to soil erosion; desertification; air pollution in Lima; pollution of
rivers and coastal waters from municipal and mining wastes

Environment - international agreements:  party to: Antarctic-Environmental
Protocol, Antarctic-Marine Living Resources, Antarctic Treaty,
Biodiversity, Climate Change, Desertification, Endangered Species,
Hazardous Wastes, Nuclear Test Ban, Ozone Layer Protection, Ship
Pollution, Tropical Timber 83, Tropical Timber 94, Wetlands, Whaling
signed, but not ratified: Climate Change-Kyoto Protocol

Geography - note:  shares control of Lago Titicaca, world's highest
navigable lake, with Bolivia; remote Lake McIntyre is the ultimate source
of the Amazon River

People Peru

Population:  27,949,639 (July 2002 est.)

Age structure:  0-14 years: 34% (male 4,820,892; female 4,671,205) 15-64
years: 61.1% (male 8,598,328; female 8,492,830) 65 years and over: 4.9%
(male 627,601; female 738,783) (2002 est.)

Population growth rate:  1.66% (2002 est.)

Birth rate:  23.36 births/1,000 population (2002 est.)

Death rate:  5.74 deaths/1,000 population (2002 est.)

Net migration rate:  -1.05 migrant(s)/1,000 population (2002 est.)

Sex ratio:  at birth: 1.05 male(s)/female under 15 years: 1.03
male(s)/female 15-64 years: 1.01 male(s)/female 65 years and over:
0.85 male(s)/female total population: 1.01 male(s)/female (2002 est.)

Infant mortality rate:  38.18 deaths/1,000 live births (2002 est.)

Life expectancy at birth:   73.12 years (2002 est.)  male: Total fertility
rate:  2.89 children born/woman (2002 est.)

HIV/AIDS - adult prevalence rate:  0.35% (1999 est.)

HIV/AIDS - people living with HIV/AIDS:  48,000 (1999 est.)

HIV/AIDS - deaths:  4,100 (1999 est.)

Nationality:  noun: Peruvian(s) adjective: Peruvian

Ethnic groups:  Amerindian 45%, mestizo (mixed Amerindian and white)
37%, white 15%, black, Japanese, Chinese, and other 3%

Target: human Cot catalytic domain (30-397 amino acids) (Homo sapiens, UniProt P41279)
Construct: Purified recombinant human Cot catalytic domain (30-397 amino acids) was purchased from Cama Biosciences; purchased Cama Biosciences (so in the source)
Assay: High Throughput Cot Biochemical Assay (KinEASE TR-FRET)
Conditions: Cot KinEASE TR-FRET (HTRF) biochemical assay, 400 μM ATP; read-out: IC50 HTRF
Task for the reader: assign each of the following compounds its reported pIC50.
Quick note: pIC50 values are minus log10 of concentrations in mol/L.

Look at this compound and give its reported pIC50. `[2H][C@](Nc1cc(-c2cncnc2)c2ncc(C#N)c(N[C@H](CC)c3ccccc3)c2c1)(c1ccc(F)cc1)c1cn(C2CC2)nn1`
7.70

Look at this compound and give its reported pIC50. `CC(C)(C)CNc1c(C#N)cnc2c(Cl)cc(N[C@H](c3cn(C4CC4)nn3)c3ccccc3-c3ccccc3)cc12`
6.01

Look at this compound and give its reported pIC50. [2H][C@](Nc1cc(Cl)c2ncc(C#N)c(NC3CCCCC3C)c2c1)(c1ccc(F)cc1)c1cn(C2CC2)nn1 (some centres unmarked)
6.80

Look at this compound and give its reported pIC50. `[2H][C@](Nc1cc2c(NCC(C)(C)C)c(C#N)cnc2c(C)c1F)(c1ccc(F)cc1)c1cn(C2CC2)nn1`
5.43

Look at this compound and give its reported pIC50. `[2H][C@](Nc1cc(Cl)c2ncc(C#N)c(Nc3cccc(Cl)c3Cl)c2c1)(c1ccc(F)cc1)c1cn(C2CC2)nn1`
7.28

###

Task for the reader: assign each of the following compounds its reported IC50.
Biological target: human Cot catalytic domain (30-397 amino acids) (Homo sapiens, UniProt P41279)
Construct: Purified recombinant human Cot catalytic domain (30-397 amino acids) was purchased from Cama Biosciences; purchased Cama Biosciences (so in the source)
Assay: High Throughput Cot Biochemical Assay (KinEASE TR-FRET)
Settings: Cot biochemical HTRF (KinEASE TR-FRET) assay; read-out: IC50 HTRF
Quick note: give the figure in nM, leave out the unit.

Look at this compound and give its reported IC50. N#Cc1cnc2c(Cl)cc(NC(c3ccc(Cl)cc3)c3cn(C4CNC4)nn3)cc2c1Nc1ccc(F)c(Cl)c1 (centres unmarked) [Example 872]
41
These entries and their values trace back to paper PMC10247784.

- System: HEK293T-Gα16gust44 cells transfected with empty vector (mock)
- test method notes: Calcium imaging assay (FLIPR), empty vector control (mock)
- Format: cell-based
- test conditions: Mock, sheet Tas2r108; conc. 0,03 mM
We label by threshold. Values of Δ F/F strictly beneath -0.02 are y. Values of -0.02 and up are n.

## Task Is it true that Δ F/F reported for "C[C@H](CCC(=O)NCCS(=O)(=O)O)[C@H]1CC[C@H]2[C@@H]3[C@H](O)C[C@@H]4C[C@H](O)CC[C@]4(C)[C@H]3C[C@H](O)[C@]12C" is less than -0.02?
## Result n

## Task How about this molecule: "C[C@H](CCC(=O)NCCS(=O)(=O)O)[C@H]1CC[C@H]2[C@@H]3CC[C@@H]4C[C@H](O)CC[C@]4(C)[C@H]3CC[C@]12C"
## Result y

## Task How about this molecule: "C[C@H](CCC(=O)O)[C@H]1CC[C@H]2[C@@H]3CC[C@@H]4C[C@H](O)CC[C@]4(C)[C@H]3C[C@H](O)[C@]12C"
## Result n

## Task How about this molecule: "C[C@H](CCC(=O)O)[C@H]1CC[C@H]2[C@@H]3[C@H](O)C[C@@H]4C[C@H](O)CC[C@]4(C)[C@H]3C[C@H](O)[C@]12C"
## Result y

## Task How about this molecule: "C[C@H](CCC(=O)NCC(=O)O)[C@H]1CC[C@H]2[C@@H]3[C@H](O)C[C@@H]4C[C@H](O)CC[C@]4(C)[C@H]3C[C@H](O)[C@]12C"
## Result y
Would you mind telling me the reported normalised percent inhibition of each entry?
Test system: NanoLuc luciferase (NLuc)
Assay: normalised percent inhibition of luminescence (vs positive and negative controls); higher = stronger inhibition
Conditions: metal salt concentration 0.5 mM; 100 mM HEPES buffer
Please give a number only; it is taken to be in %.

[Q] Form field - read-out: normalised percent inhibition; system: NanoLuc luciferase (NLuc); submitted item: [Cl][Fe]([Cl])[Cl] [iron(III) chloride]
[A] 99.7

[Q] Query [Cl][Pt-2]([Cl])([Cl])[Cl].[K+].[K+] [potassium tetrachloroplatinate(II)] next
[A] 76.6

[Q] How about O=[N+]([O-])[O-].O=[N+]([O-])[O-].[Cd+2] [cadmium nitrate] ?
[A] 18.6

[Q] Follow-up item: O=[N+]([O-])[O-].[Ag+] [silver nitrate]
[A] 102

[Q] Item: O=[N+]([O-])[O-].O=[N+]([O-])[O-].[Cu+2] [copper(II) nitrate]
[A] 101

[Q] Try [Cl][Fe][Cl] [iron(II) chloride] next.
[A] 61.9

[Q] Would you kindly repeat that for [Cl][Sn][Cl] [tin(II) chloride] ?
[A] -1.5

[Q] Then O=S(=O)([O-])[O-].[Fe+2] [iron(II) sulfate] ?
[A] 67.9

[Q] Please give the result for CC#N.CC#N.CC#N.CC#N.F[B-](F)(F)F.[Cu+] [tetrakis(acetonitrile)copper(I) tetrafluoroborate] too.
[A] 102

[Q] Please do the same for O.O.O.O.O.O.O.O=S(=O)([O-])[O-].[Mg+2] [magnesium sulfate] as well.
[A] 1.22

Religions:  Roman Catholic 90%

Languages:  Spanish (official), Quechua (official), Aymara

Literacy:  definition: age 15 and over can read and write total
population: 88.3% male: 94.5% female: 83% (1995 est.)

Government Peru

Country name:  conventional long form: Republic of Peru conventional short
form: Peru local long form: Republica del Peru local short form: Peru

Government type:  constitutional republic

Capital:  Lima

Administrative divisions:  24 departments (departamentos, singular -
departamento) and 1 constitutional province* (provincia constitucional);
Amazonas, Ancash, Apurimac, Arequipa, Ayacucho, Cajamarca, Callao*, Cusco,
Huancavelica, Huanuco, Ica, Junin, La Libertad, Lambayeque, Lima, Loreto,
Madre de Dios, Moquegua, Pasco, Piura, Puno, San Martin, Tacna, Tumbes,
Ucayali note: the 1979 constitution mandated the creation of regions
(regiones, singular - region) to function eventually as autonomous
economic and administrative entities; so far, 12 regions have been
constituted from 23 of the 24 departments - Amazonas (from Loreto), Andres
Avelino Caceres (from Huanuco, Pasco, Junin), Arequipa (from Arequipa),
Chavin (from Ancash), Grau (from Tumbes, Piura), Inca (from Cusco, Madre
de Dios, Apurimac), La Libertad (from La Libertad), Los Libertadores-Huari
(from Ica, Ayacucho, Huancavelica), Mariategui (from Moquegua, Tacna,
Puno), Nor Oriental del Maranon (from Lambayeque, Cajamarca, Amazonas),
San Martin (from San Martin), Ucayali (from Ucayali); formation of another
region has been delayed by the reluctance of the constitutional province
of Callao to merge with the department of Lima; because of inadequate
funding from the central government and organizational and political
difficulties, the regions have yet to assume major responsibilities;
the 1993 constitution retains the regions but limits their authority;
the 1993 constitution also reaffirms the roles of departmental and
municipal governments

Independence:  28 July 1821 (from Spain)

National holiday:  Independence Day, 28 July (1821)

Constitution:  31 December 1993

Legal system:  based on civil law system; has not accepted compulsory
ICJ jurisdiction

Suffrage:  18 years of age; universal

Executive branch:  chief of state: President Alejandro TOLEDO Manrique
(since 28 July 2001); note - the president is both the chief of state
and head of government; additionally two vice presidents are provided
for by the constitution, First Vice President Raul DIEZ Canseco (since
28 July 2001) and Second Vice President David WAISMAN (since 28 July
2001) head of government:  the president is both the chief of state
and head of government; additionally two vice presidents are provided
for by the constitution, First Vice President Raul DIEZ Canseco (since